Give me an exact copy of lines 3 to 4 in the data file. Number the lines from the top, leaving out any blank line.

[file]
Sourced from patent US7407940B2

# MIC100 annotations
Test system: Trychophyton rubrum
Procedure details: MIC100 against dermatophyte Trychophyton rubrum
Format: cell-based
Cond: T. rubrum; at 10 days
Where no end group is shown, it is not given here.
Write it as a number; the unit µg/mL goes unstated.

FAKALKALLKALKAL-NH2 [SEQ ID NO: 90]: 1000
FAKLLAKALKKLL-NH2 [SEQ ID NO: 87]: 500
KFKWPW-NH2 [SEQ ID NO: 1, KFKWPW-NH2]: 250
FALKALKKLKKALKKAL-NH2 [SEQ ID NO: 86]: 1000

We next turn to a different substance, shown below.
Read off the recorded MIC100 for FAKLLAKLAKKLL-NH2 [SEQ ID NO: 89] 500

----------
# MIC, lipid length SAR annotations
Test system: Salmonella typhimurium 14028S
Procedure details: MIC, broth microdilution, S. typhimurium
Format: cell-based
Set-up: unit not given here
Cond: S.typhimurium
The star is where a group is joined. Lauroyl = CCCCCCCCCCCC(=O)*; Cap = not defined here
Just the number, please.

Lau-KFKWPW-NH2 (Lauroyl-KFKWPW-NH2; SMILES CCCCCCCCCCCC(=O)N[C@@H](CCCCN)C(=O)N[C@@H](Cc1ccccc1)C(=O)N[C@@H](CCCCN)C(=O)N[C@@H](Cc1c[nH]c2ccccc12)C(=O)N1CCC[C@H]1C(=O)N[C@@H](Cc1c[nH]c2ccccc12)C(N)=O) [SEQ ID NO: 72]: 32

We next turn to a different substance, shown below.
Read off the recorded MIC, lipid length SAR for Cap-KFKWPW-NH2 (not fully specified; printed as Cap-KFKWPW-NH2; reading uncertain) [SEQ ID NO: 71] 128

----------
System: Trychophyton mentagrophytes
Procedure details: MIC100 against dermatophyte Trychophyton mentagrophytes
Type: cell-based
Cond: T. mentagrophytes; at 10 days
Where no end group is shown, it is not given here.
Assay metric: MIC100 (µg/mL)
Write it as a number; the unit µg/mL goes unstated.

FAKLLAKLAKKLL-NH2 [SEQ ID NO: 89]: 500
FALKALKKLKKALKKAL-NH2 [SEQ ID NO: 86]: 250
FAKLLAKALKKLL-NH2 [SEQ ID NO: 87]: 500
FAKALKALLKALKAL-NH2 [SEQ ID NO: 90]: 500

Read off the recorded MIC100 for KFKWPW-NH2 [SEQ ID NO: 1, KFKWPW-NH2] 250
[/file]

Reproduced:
Test system: Trychophyton rubrum
Procedure details: MIC100 against dermatophyte Trychophyton rubrum